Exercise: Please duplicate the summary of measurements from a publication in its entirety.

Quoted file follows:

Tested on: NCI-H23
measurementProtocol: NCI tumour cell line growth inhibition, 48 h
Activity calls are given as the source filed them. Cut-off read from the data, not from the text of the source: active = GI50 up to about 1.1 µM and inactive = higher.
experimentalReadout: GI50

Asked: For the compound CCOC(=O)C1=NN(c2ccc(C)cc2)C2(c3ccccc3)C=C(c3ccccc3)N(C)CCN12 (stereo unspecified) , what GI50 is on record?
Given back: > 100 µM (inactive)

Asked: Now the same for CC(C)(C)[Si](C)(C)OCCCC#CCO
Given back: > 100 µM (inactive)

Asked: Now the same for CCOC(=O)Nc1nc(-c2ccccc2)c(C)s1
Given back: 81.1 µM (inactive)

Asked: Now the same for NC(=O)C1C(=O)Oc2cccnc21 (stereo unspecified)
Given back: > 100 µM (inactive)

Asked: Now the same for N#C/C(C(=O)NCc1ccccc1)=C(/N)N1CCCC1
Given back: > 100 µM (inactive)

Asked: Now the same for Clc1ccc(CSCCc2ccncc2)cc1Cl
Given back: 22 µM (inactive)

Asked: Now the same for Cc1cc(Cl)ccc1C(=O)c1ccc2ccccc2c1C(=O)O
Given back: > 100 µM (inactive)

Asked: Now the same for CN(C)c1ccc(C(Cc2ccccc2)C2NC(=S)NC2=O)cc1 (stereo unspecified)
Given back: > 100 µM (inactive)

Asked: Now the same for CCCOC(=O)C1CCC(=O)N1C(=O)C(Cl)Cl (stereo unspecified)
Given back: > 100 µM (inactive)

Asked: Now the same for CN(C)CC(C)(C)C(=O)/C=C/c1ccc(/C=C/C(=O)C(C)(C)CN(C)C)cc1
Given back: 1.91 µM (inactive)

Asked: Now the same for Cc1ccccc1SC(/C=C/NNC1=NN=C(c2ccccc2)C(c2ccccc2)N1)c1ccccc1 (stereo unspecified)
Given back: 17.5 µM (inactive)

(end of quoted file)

Tested on: NCI-H23
measurementProtocol: NCI tumour cell line growth inhibition, 48 h
Activity calls are given as the source filed them. Cut-off read from the data, not from the text of the source: active = GI50 up to about 1.1 µM and inactive = higher.
experimentalReadout: GI50

Asked: For the compound CCOC(=O)C1=NN(c2ccc(C)cc2)C2(c3ccccc3)C=C(c3ccccc3)N(C)CCN12 (stereo unspecified) , what GI50 is on record?
Given back: > 100 µM (inactive)

Asked: Now the same for CC(C)(C)[Si](C)(C)OCCCC#CCO
Given back: > 100 µM (inactive)

Asked: Now the same for CCOC(=O)Nc1nc(-c2ccccc2)c(C)s1
Given back: 81.1 µM (inactive)

Asked: Now the same for NC(=O)C1C(=O)Oc2cccnc21 (stereo unspecified)
Given back: > 100 µM (inactive)

Asked: Now the same for N#C/C(C(=O)NCc1ccccc1)=C(/N)N1CCCC1
Given back: > 100 µM (inactive)

Asked: Now the same for Clc1ccc(CSCCc2ccncc2)cc1Cl
Given back: 22 µM (inactive)

Asked: Now the same for Cc1cc(Cl)ccc1C(=O)c1ccc2ccccc2c1C(=O)O
Given back: > 100 µM (inactive)

Asked: Now the same for CN(C)c1ccc(C(Cc2ccccc2)C2NC(=S)NC2=O)cc1 (stereo unspecified)
Given back: > 100 µM (inactive)

Asked: Now the same for CCCOC(=O)C1CCC(=O)N1C(=O)C(Cl)Cl (stereo unspecified)
Given back: > 100 µM (inactive)

Asked: Now the same for CN(C)CC(C)(C)C(=O)/C=C/c1ccc(/C=C/C(=O)C(C)(C)CN(C)C)cc1
Given back: 1.91 µM (inactive)

Asked: Now the same for Cc1ccccc1SC(/C=C/NNC1=NN=C(c2ccccc2)C(c2ccccc2)N1)c1ccccc1 (stereo unspecified)
Given back: 17.5 µM (inactive)